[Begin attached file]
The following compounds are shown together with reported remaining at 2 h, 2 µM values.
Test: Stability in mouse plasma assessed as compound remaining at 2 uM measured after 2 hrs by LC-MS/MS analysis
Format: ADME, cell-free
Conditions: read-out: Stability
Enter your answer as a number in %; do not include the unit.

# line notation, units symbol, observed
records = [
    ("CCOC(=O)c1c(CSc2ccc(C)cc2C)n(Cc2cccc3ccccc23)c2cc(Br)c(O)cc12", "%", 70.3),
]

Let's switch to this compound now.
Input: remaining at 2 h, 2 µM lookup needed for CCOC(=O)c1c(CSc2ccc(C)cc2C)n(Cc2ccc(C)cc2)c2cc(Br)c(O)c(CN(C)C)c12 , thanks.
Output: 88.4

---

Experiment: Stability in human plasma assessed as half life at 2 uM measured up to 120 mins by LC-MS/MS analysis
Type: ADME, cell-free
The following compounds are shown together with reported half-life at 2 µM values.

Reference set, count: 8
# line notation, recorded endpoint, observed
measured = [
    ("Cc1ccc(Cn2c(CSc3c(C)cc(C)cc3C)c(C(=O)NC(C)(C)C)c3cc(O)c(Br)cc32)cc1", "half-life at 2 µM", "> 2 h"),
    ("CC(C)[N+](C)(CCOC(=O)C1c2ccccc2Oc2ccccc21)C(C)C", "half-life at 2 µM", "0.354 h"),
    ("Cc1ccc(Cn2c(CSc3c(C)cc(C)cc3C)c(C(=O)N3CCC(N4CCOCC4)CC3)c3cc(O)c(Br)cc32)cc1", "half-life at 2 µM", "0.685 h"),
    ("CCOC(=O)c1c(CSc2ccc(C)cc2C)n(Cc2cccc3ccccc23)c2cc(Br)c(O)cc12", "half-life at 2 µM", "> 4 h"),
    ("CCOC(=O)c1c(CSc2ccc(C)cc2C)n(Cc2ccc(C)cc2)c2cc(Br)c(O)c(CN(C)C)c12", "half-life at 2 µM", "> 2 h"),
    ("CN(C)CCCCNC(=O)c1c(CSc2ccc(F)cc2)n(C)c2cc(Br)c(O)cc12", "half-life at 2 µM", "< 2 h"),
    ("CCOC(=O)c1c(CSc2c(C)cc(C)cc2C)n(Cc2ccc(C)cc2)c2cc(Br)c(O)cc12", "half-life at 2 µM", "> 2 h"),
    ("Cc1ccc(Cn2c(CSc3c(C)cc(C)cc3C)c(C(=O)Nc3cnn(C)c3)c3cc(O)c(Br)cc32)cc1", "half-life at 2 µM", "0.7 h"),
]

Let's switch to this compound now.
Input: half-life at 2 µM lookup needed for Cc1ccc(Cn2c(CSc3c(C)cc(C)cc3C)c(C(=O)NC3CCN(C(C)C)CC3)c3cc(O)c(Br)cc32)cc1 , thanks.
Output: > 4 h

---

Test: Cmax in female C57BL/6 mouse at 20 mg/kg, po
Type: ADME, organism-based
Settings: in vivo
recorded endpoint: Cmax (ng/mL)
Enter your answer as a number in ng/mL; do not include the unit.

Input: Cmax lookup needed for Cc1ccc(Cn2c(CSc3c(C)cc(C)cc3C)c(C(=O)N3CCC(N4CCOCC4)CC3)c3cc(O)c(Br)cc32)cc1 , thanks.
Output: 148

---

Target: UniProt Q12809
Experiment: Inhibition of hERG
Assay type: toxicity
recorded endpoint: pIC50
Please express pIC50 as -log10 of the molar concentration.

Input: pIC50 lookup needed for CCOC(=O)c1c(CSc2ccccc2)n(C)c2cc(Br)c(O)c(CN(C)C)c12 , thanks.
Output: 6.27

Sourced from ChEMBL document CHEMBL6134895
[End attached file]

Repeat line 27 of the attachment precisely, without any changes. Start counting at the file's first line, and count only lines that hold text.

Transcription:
    ("Cc1ccc(Cn2c(CSc3c(C)cc(C)cc3C)c(C(=O)Nc3cnn(C)c3)c3cc(O)c(Br)cc32)cc1", "half-life at 2 µM", "0.7 h"),